In January 2004, at a time when the French government was debating the banning of religious and political signs from schools, Catherine Balet started taking pictures of signs, labels, codes and icons that have a social and aesthetic significance in the world of teenagers. Extending the project from Paris to London, Berlin, Barcelona and Milan, it quickly became a record of the dress codes in European schools, referencing the tribal subdivisions.
Teenagers in their struggle for identity and self-esteem and troubled by an urgent desire to be different, usually adopt the codes of a group, often inspired by music trends. In each city Balet discovered the same music, fashion, brands, bands and labels. Only details are different from one city to another as they reflect the complexity of the history of one country and the influence of its migrant population.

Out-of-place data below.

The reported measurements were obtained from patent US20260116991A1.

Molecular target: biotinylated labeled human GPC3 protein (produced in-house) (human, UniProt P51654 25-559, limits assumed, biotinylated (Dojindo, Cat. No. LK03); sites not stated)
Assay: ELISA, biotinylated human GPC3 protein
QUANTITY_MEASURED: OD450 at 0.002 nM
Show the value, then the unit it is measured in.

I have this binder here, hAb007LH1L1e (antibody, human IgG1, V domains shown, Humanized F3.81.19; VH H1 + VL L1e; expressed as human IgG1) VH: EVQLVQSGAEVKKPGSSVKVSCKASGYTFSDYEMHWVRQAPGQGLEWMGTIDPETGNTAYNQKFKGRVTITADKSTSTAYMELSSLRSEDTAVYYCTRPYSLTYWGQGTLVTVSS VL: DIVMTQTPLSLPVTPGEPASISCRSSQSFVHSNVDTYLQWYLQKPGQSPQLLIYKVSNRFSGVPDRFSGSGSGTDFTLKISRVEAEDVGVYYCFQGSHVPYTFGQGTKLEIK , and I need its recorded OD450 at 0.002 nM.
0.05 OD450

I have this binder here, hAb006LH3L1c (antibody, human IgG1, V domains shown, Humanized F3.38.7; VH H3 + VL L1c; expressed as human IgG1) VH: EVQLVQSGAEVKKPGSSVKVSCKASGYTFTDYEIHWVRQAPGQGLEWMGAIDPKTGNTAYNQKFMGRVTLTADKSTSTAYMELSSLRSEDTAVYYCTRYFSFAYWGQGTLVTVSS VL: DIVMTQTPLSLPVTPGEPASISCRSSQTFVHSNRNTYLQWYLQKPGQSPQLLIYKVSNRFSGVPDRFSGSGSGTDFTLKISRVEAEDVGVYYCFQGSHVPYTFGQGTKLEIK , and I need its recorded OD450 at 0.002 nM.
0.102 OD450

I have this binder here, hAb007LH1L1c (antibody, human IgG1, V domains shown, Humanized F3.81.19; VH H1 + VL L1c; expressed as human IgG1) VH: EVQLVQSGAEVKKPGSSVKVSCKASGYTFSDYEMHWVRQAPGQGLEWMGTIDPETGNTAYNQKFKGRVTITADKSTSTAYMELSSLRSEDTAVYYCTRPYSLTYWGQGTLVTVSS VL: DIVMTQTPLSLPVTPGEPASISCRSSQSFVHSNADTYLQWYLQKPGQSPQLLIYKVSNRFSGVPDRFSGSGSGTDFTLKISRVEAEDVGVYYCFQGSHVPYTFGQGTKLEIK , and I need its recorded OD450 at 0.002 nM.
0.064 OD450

In London and Barcelona, where the uniform is a school institution, Balet captured the way these young pupils customised their outfits. Casting her subjects in the street, she composes large portraits always framed in the same way. Only the background reveals the location. Richly descriptive, these portraits combine a documentary style with a poetic sensibility, capturing this complex mix of fragility and determination in the eyes of the portrayed teenagers.
Editor's note: This series seems especially appropriate this week as the government of France's ban on headscarves and veils goes on trial again. Read more in The New York Times.